critical of art is a way of showing it respect. Being subjective is 
    being human.
    
    Yet people regularly say, "You shouldn't write on things you don't 
    like." This breaks my heart. No one says this to theater critics, film 
    reviewers, restaurant critics, or sports writers. No one says, "Just 
    say all the food was good." Nowadays, many see criticism mainly as a 
    sales tool or a rah-rah device. Too many critics enthuse over 
    everything they see or merely write descriptively. This sells everyone 
    short and is creating a real disconnect. People report not liking 80 
    percent of the shows they see, yet 80 percent of reviews are positive 
    or just descriptive.
    
    Obviously, critics can't just hysterically love or hate things, or 
    assert that certain types of art or media are inherently bad (e.g., no 
    one has actually believed that painting is dead since the Nixon 
    administration, yet writers regularly beat this dead horse). Critics 
    must connect their opinions to a larger set of circumstances; present 
    cogent arguments; show how work does or doesn't seem relevant, is or 
    isn't derivative; explain why an artist is or isn't growing. As with 
    Melville's ideas about art, criticism should have: "Humility -- yet 
    pride and scorn/Instinct and study; love and hate/Audacity and 
    reverence." Good criticism should be vulnerable, chancy, candid, and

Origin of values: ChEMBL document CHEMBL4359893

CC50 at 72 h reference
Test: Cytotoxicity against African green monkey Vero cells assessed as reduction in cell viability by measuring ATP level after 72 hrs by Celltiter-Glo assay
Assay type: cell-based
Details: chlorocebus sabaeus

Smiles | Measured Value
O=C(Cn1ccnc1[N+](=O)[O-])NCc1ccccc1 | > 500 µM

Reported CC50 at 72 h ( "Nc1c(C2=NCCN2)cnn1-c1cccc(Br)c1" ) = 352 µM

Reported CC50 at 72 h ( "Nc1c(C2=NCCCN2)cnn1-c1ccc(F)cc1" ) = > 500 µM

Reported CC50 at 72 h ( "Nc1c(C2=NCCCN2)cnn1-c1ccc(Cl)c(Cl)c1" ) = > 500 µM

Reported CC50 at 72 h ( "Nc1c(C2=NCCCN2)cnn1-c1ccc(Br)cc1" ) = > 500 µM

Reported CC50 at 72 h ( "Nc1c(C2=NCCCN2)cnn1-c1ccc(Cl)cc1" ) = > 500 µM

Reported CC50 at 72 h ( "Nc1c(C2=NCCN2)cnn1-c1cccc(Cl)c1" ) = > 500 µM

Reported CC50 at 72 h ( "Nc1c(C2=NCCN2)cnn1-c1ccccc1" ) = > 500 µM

nervy. It should give permission, have attitude, maybe a touch of 
    rebellion, never be sanctimonious or dull, and be written in a 
    distinctive, readable way. Good critics should be willing to go on 
    intuition and be unafraid to write from parts of themselves they don't 
    really know they have.
    
    If criticism is in trouble, as many say, it's because too many critics 
    write in a dreary hip metaphysical jargon that no one understands 
    except other dreary hip metaphysicians who speak this dead language. 
    They praise everything they see, or only describe. These critics are 
    like the pet owner who sews up the cat to stop it from fouling the 
    sofa: Tbhey keep the couch clean but kill the cat.
    
      C2005 Jerry Salt/ Village Voice
    
    Best-
    -Scott
    
    On Dec 31, 2005, at 11:00 AM, Michael Andrews wrote:
    
    > Scott
    >
    > You have the subject's nail on the head.
    > Themes do sound a lot more like interior decorating,
    > bookshelves by size and color scheme,
    > rather than a serious concern for issues and content.
    >
    > A clever binding utilizing a passport that refers to immigration
issues
    > is not a substitute for dealing with the issue.
    >
    > So, where's the beef?
    >
    > Paul's analysis smacks of the tenedency
    > of a marketplace trying to establish a canon
    > ( a way to up the price to support an industry of economic parasites )
    > which is usually a death knell for any art form